A retirement reception for Roger Elmore, professor of agronomy and horticulture, is from 1 to 2:30 p.m. June 28 at the Goodding Learning Center, 280 Plant Sciences Hall.
Cake will be served and a program will begin at 1:30 p.m. Friends and colleagues may sign an online guest book.
Elmore will retire June 30 after 38 years of teaching, research and extension work — more than 29 years of which he served at the University of Nebraska–Lincoln.
The Nebraska Extension cropping systems specialist, Heuermann Chair and Daugherty Water for Food Global Institute Faculty Fellow has spent his career addressing agronomic issues relevant to the immediate needs of crop producers.
“Roger has been a tremendous resource on crop management decisions for Nebraska producers and their advisors, and really for growers across the country,” said Richard Ferguson, professor of agronomy and horticulture. “His expertise will be greatly missed.”
Elmore has a long history of applied crop production research and extension programs focused on maintaining or increasing crop production, profitability and water-use efficiency by seeking and demonstrating environmentally sound production practices.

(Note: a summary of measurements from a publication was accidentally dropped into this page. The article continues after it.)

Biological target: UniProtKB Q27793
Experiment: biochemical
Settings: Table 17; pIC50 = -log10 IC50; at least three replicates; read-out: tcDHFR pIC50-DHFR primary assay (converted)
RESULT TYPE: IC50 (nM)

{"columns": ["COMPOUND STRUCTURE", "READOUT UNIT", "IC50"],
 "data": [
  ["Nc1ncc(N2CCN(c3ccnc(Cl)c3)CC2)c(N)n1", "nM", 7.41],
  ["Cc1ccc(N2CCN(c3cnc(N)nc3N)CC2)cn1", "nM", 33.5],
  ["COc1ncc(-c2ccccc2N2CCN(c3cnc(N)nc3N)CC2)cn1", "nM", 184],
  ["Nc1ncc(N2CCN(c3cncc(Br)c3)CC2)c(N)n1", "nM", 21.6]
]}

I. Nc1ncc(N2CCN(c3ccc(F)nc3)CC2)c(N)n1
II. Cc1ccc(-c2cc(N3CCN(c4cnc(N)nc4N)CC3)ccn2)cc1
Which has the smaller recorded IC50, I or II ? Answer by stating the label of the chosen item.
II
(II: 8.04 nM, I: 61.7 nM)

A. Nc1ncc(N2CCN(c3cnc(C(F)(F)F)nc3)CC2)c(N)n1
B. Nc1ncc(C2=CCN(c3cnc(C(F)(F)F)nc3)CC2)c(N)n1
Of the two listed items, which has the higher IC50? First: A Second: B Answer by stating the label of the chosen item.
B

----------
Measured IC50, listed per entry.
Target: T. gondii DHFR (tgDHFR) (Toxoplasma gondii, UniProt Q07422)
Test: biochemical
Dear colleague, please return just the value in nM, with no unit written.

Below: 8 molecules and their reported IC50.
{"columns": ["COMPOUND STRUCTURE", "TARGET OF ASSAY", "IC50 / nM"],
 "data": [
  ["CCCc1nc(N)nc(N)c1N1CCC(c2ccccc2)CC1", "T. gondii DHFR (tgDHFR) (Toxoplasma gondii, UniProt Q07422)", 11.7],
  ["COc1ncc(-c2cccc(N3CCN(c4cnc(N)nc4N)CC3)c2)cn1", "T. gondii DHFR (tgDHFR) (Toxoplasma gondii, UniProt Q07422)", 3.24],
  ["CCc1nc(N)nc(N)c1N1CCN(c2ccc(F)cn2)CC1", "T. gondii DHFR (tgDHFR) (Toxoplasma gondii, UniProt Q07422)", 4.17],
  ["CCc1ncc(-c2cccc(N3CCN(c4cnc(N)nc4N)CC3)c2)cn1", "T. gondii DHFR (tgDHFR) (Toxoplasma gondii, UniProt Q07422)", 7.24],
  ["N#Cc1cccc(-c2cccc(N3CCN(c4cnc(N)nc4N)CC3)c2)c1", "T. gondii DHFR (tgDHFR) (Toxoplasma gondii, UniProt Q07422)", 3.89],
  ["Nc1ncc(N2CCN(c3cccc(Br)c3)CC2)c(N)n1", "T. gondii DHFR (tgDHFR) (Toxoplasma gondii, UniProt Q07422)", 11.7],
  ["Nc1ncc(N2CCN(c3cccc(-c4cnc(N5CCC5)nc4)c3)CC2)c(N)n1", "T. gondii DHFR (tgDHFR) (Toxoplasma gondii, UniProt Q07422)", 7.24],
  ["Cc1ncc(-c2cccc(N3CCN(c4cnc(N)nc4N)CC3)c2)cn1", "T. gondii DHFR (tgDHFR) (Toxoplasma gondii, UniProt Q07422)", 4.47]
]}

His focus has been on research and developing, teaching and extending timely and pertinent crop management information for farmers, agribusiness, extension personnel and students.
Elmore’s most significant research contributions have centered on evaluating corn growth and yield response to extreme weather events. He has been able to engage diverse groups based on this research with high-impact extension programming. He also co-led a cover crop research project for five years supported by the Nebraska Soybean Board and the Nebraska Corn Board.
“I have loved doing research and serving the people of Nebraska,” Elmore said. “I always say I get paid to talk with people and be an extrovert.”
Elmore will be retiring from a full-time, tenured position and transitioning to a special appointment.
Following this, he and his wife Ann have tentative plans to move to northwest Arkansas to be closer to their three children, their spouses and six grandchildren.